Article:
More information: http://www.rollrightstones.co.uk/

The Rollright Stones are a complex of megalithic oolitic limestone monuments lying across the border between the counties of Oxfordshire and Warwickshire.

The complex consists of three separate sites: The King's Men, The King Stone and The Whispering Knights (the county border follows the road which separates The King's Men from The King Stone). According to local folklore the stones are the petrified remains of a king and his knights, however, each set of stones has been found to date from a different period. The name is thought to derive from “Hrolla-landriht” meaning the land of Hrolla.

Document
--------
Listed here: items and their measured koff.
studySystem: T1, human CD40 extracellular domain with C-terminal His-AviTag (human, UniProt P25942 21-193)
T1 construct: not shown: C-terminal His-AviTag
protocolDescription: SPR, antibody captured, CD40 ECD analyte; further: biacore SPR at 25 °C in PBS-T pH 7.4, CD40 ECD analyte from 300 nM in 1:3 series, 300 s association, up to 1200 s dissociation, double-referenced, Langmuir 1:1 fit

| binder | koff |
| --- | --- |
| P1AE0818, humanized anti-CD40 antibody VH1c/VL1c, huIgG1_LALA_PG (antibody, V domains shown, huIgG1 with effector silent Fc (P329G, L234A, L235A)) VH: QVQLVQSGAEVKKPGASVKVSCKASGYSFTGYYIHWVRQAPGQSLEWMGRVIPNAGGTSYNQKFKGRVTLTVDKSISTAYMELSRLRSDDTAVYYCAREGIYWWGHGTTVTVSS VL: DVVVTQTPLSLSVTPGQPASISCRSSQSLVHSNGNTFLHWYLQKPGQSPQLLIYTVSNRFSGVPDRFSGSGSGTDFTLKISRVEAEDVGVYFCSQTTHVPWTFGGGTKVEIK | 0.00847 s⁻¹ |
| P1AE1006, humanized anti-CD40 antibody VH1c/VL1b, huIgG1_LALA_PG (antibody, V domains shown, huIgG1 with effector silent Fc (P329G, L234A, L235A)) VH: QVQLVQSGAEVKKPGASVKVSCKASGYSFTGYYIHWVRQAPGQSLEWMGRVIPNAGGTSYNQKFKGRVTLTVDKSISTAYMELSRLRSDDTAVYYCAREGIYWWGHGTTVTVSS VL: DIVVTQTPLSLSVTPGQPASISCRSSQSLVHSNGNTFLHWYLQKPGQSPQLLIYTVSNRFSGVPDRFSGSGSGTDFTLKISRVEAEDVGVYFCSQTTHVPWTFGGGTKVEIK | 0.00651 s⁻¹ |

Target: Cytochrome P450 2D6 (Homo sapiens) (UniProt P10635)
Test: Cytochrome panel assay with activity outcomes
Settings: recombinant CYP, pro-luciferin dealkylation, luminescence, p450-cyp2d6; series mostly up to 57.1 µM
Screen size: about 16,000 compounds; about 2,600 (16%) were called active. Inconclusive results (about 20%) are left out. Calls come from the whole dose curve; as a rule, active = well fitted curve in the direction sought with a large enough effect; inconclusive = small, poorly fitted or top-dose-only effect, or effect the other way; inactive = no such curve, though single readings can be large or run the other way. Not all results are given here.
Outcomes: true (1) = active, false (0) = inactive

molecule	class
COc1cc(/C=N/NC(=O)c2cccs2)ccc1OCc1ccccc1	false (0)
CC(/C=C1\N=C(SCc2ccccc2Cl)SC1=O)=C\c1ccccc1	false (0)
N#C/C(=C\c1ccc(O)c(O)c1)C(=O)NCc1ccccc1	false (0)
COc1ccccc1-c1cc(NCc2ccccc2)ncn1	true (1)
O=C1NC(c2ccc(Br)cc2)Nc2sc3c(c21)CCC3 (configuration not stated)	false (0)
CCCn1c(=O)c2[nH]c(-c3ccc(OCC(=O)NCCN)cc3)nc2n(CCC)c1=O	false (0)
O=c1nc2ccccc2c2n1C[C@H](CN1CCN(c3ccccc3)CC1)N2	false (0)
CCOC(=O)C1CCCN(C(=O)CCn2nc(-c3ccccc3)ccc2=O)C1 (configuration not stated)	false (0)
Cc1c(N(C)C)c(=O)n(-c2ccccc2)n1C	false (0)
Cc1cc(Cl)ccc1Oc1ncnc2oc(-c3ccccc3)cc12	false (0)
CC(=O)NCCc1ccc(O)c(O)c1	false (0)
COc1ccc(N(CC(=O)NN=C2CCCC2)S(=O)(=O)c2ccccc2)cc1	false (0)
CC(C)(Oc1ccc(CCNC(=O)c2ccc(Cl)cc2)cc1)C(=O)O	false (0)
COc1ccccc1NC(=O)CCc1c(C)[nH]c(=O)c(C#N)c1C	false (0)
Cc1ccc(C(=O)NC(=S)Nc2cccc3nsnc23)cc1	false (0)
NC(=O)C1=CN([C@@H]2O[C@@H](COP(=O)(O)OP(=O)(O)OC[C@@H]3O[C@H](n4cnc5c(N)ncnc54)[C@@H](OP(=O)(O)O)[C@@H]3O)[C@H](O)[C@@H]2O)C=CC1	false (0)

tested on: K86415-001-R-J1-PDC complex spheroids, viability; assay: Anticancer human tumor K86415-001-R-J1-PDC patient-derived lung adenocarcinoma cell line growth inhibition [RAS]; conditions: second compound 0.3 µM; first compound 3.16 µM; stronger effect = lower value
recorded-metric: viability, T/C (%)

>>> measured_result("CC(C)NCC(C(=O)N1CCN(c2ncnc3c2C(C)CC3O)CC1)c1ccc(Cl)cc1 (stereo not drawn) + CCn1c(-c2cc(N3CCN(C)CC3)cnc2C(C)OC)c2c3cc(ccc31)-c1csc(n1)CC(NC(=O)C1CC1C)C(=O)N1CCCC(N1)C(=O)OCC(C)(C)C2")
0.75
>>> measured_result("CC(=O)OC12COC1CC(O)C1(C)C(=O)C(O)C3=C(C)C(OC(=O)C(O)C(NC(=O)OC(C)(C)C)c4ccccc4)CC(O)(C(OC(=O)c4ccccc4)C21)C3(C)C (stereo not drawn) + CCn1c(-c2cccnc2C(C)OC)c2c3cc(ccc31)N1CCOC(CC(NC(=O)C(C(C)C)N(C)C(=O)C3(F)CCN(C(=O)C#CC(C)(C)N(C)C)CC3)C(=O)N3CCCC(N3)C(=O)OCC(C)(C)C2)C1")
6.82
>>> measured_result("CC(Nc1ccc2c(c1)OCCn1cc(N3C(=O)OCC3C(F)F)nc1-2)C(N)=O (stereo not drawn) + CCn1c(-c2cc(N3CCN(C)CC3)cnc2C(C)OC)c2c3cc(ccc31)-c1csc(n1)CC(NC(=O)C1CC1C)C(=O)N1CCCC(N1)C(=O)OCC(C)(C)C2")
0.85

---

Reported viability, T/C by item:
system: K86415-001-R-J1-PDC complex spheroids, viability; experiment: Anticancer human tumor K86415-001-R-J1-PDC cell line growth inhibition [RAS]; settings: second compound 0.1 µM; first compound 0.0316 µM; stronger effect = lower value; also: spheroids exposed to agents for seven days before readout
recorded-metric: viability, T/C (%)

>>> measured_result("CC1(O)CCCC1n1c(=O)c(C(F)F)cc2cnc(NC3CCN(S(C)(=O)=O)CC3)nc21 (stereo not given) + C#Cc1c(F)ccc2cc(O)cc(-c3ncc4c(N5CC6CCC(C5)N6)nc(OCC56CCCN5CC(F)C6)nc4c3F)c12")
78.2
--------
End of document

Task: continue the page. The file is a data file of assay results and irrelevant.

The stretch of time during which three sequences of monuments were erected here bears witness to a continuous tradition of worship on sacred ground, from the fourth to the second millennium BC. A sacred tradition was Christianised: famous archaeologist Arthur Evans reported that one of his informants, a local landowner, met one of his labourers on Good Friday: "where do you think I be going?" the man asked, continuing, "Why I be agoing to the King-stones, for there I shall be on holy ground."